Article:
I’m not writing this to complain about what is essentially a luxury service that not everyone, especially here in China, can afford. Nor do I intend to discount what I have seen for myself to be a huge help to young families “in need.” But all the same, we have come to feel a bit disappointed and frustrated over the differences between What We Were Told vs. What We Actually Experienced.
For starters, the bit about “taking care of baby and mom” was definitely not the case. The curt, minimal attention my wife received at the hospital was dismaying enough (we were booted out after four days and a total of perhaps 20 minutes of actual attention to mom’s condition and c-section wound. The rest of the time was spent by hospital staff on a few diaper changes and an alarmingly immediate and old school reliance on bottle feeding).
During those first few days in the hospital, it became readily apparent that Wang Jie (“Sister Wang”), a stout woman in early fifties, genuinely likes children – she spent much time holding and doting on our baby. Unfortunately, it was also apparent that this attention didn’t quite extend to my wife. Over the next few days, as my wife struggled with the pain of recovering from her c-section, it became apparent that helping my wife was no real concern to Wang Jie (a fact that seemed to directly contradict what we were told at the yue sao company).
Even more dismaying was how both hospital staff and Wang Jie seemed entirely unconcerned with encouraging my wife to breastfeed (we later found out that unless a baby is allowed to suckle her mother’s breast pretty much immediately after birth, she will often have difficulty with breastfeeding later – ours was promptly given a vial of sucrose after she was born, another practice now discouraged in hospitals overseas). In fact, opportunities for my wife to even have contact with our baby were rare, and for both the nurses and Wang Jie, the emphasis seemed to be on what was easy and convenient to themselves (what better way to shut a crying baby up then a plug of the bottle?), and not what’s best for mother and child in the long run.
At first we really had no clue if this was acceptable or not, but after a few days (day three, to be exact), I realized that my wife had only been given the chance to hold our baby a total of three times. Allowing her c-section scar to heal certainly affected all this, but surely that was not reason enough for the almost total lack of contact between mother and child. Something seemed wrong.
During our first week home, as my wife recovered in bed, Wang Jie continued to dote on the baby. My wife’s lack of access to Marianne also continued, and we felt as though we literally had to demand to hold her. As with the nurses, Wang Jie quickly quelled Marianne’s cries of hunger were with a plug of the bottle, and other tasks (i.e. baths and garment washing) were done at Wang Jie’s convenience, not when we felt (or didn’t feel) that mother or baby needed these things done.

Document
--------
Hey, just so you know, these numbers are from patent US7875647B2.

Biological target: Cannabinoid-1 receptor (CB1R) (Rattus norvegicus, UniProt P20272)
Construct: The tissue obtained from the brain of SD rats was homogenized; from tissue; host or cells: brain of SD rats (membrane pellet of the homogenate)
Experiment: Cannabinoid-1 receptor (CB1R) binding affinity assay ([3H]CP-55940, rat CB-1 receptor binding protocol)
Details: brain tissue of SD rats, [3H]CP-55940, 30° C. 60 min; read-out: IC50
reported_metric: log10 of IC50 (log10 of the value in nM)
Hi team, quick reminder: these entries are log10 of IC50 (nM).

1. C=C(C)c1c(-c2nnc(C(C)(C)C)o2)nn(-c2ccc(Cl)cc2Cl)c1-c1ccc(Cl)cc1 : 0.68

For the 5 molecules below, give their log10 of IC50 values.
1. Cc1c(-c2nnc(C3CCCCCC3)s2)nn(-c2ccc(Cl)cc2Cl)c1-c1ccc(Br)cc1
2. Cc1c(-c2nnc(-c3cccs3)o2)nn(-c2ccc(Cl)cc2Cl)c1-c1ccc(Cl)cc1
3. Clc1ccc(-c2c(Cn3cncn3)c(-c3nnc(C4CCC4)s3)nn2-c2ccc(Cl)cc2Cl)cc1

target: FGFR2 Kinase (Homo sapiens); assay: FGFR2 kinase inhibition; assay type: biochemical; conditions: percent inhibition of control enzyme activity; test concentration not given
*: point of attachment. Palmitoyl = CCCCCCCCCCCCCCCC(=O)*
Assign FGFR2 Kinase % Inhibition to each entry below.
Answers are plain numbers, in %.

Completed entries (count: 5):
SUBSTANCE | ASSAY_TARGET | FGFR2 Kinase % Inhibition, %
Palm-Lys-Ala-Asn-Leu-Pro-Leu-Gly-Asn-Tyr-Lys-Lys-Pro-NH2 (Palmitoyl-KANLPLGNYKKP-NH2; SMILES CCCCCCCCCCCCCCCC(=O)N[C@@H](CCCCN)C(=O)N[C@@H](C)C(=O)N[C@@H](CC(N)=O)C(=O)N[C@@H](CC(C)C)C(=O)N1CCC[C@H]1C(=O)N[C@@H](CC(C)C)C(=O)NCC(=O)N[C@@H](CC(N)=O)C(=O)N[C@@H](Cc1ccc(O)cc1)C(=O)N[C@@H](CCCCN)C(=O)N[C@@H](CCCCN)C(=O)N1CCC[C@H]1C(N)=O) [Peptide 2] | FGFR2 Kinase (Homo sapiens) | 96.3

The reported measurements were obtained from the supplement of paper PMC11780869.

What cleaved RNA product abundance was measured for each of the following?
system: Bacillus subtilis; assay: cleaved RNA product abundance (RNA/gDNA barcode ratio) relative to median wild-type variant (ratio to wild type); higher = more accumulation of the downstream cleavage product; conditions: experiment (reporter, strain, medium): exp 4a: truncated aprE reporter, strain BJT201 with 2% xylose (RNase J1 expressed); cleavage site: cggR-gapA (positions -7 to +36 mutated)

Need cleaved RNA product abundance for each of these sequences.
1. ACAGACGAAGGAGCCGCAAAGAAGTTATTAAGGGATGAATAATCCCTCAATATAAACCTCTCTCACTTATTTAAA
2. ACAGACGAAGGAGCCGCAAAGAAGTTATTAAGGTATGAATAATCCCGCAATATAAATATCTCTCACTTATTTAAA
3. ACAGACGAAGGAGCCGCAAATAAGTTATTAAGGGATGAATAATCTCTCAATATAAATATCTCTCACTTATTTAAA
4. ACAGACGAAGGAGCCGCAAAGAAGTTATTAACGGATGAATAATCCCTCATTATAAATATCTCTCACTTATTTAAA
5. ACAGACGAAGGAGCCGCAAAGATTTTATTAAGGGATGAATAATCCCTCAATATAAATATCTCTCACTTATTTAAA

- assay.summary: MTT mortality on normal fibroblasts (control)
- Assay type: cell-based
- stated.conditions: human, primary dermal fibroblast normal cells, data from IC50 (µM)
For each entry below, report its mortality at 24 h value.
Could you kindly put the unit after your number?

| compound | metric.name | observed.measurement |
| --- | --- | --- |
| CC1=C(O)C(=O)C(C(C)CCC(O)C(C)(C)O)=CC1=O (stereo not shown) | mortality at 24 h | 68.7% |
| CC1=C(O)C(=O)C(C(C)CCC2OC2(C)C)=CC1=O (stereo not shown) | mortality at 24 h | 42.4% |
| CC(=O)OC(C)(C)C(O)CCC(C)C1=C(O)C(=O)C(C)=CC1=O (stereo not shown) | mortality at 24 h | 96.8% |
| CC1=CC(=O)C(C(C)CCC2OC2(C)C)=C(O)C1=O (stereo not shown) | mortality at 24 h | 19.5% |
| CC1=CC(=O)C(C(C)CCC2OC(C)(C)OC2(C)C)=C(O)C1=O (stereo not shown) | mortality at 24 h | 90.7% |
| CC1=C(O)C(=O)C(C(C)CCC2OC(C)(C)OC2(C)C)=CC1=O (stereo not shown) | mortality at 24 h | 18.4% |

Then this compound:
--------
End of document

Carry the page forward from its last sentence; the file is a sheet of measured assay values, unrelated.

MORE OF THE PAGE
Her entire demeanor bordered on stoic, and she had no useful techniques or advice to offer about breastfeeding (save for a curt, “just bottle feed her, it’s all the same” and some very poorly prepared soups). The general impression we got was that Wang Jie had been doing this for a long time, and had thus adapted some rather subtle ways to evade anything beyond the most basic tasks of caring for babies – a sort of “cuddle and cover” strategy.
We called the company and asked for a replacement. Two days later, one showed up (only after we had waited around all the previous day) – only trouble was, the company had not informed Wang Jie (“We’ve been trying to call her,” they said when we called to ask, “but she never picks up*!”). So we were faced with the very uncomfortable task of asking Wang Jie, still clutching our baby, to leave as the new one was literally in the doorway.
Nanny No. 2 (a 33-year-old mother of two from Hubei who goes by Xiao Li) has been a bit more attentive to my wife’s needs, but has also had a tendency to “just do” without much initiative to teach us anything (I won’t get into the continued problems we’ve had with her breastfeeding “support”). Perhaps it’s common yue sao practice, but we also quickly noticed the same problem as with Wang Jie – a lack of physical access to our baby (unless we asked). It was only after we sat Xiao Li down and explained to her how important we feel that she occasionally step back and allow us to try out the day-to-day tasks of baby care for ourselves that things have improved – and now, it seems that Marianne, at last, knows who her mommy is.
Perhaps it’s all a matter of personal chemistry, but our experience with both has led me to believe that while yue sao certainly have training in the fundamentals of baby care (i.e. changing diapers, bathing and bottle feeding), they seem to lack the one that is the most crucial: effective communication.
I also believe we were naïve to expect so much. Problems aside, it’s clear that all yue sao do indeed work hard taking care of other people’s children, and I feel especially grateful to ours when, at 4am, I am invariably awakened to the sounds of Marianne’s cries, knowing that soon after Xiao Li will feed her. So it’s probably unfair to pin any blame on the Wang Jie’s and Xiao Li’s of the yue sao industry. Like many burgeoning industries here in China, yue sao companies need better oversight and (assuming there is not one already in place) a national system of standards and accreditation.
More importantly, the yue sao at this particular company need better training – especially when it comes to communicating with the parents and, thus, imparting their skills to them. After all, long after Xiao Li has moved on to the next family, we’ll still be the ones up at 4am.
*A likely story: In the 48-hour period between the time we called and the time the new yue sao came, I never heard Wang Jie’s phone ring once.